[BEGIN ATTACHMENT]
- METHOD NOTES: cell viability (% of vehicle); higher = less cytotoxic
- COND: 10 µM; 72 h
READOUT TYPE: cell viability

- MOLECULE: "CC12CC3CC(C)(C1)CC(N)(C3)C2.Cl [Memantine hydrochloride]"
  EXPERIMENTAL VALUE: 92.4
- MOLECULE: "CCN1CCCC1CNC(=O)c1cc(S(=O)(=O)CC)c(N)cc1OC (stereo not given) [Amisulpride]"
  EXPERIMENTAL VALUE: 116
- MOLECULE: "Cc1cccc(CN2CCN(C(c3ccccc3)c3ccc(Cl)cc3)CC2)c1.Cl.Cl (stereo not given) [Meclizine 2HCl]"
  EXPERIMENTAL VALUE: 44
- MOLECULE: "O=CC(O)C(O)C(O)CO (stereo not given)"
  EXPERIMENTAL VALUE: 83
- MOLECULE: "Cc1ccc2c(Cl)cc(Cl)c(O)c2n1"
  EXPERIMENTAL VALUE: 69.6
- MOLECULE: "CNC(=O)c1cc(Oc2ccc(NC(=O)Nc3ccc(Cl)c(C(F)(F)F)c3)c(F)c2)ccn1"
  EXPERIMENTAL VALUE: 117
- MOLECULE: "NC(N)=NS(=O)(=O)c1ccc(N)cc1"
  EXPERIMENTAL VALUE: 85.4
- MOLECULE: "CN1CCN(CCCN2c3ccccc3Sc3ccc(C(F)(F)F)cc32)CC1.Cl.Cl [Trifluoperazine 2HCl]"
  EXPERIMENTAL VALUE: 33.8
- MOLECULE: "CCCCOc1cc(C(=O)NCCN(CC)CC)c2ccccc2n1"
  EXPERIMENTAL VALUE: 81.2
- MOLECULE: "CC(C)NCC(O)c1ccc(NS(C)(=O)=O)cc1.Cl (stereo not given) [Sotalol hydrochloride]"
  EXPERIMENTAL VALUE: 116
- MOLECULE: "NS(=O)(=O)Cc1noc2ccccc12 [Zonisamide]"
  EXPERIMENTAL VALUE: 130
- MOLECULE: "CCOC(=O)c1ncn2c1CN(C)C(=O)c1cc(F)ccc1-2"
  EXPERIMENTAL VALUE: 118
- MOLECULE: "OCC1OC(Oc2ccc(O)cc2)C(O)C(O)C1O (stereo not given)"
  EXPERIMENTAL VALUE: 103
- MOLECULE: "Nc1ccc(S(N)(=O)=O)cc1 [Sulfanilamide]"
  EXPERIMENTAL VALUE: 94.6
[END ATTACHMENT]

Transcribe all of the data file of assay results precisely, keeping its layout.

- METHOD NOTES: cell viability (% of vehicle); higher = less cytotoxic
- COND: 10 µM; 72 h
READOUT TYPE: cell viability

- MOLECULE: "CC12CC3CC(C)(C1)CC(N)(C3)C2.Cl [Memantine hydrochloride]"
  EXPERIMENTAL VALUE: 92.4
- MOLECULE: "CCN1CCCC1CNC(=O)c1cc(S(=O)(=O)CC)c(N)cc1OC (stereo not given) [Amisulpride]"
  EXPERIMENTAL VALUE: 116
- MOLECULE: "Cc1cccc(CN2CCN(C(c3ccccc3)c3ccc(Cl)cc3)CC2)c1.Cl.Cl (stereo not given) [Meclizine 2HCl]"
  EXPERIMENTAL VALUE: 44
- MOLECULE: "O=CC(O)C(O)C(O)CO (stereo not given)"
  EXPERIMENTAL VALUE: 83
- MOLECULE: "Cc1ccc2c(Cl)cc(Cl)c(O)c2n1"
  EXPERIMENTAL VALUE: 69.6
- MOLECULE: "CNC(=O)c1cc(Oc2ccc(NC(=O)Nc3ccc(Cl)c(C(F)(F)F)c3)c(F)c2)ccn1"
  EXPERIMENTAL VALUE: 117
- MOLECULE: "NC(N)=NS(=O)(=O)c1ccc(N)cc1"
  EXPERIMENTAL VALUE: 85.4
- MOLECULE: "CN1CCN(CCCN2c3ccccc3Sc3ccc(C(F)(F)F)cc32)CC1.Cl.Cl [Trifluoperazine 2HCl]"
  EXPERIMENTAL VALUE: 33.8
- MOLECULE: "CCCCOc1cc(C(=O)NCCN(CC)CC)c2ccccc2n1"
  EXPERIMENTAL VALUE: 81.2
- MOLECULE: "CC(C)NCC(O)c1ccc(NS(C)(=O)=O)cc1.Cl (stereo not given) [Sotalol hydrochloride]"
  EXPERIMENTAL VALUE: 116
- MOLECULE: "NS(=O)(=O)Cc1noc2ccccc12 [Zonisamide]"
  EXPERIMENTAL VALUE: 130
- MOLECULE: "CCOC(=O)c1ncn2c1CN(C)C(=O)c1cc(F)ccc1-2"
  EXPERIMENTAL VALUE: 118
- MOLECULE: "OCC1OC(Oc2ccc(O)cc2)C(O)C(O)C1O (stereo not given)"
  EXPERIMENTAL VALUE: 103
- MOLECULE: "Nc1ccc(S(N)(=O)=O)cc1 [Sulfanilamide]"
  EXPERIMENTAL VALUE: 94.6